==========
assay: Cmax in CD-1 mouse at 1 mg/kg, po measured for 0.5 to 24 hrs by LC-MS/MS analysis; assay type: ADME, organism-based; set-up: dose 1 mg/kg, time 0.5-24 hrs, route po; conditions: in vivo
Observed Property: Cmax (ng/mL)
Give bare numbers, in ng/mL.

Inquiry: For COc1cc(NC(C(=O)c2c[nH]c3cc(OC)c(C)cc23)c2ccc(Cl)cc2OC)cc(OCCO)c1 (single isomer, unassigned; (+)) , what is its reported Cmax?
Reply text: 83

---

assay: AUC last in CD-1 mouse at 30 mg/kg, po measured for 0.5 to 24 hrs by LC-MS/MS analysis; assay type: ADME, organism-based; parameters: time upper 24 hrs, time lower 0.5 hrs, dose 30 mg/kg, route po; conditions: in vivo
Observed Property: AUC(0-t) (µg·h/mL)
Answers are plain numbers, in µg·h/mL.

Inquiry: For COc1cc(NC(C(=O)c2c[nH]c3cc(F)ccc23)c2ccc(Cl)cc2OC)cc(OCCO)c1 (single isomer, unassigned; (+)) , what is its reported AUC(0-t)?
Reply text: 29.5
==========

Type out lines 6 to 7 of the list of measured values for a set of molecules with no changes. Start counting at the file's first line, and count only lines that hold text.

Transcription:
---

assay: AUC last in CD-1 mouse at 30 mg/kg, po measured for 0.5 to 24 hrs by LC-MS/MS analysis; assay type: ADME, organism-based; parameters: time upper 24 hrs, time lower 0.5 hrs, dose 30 mg/kg, route po; conditions: in vivo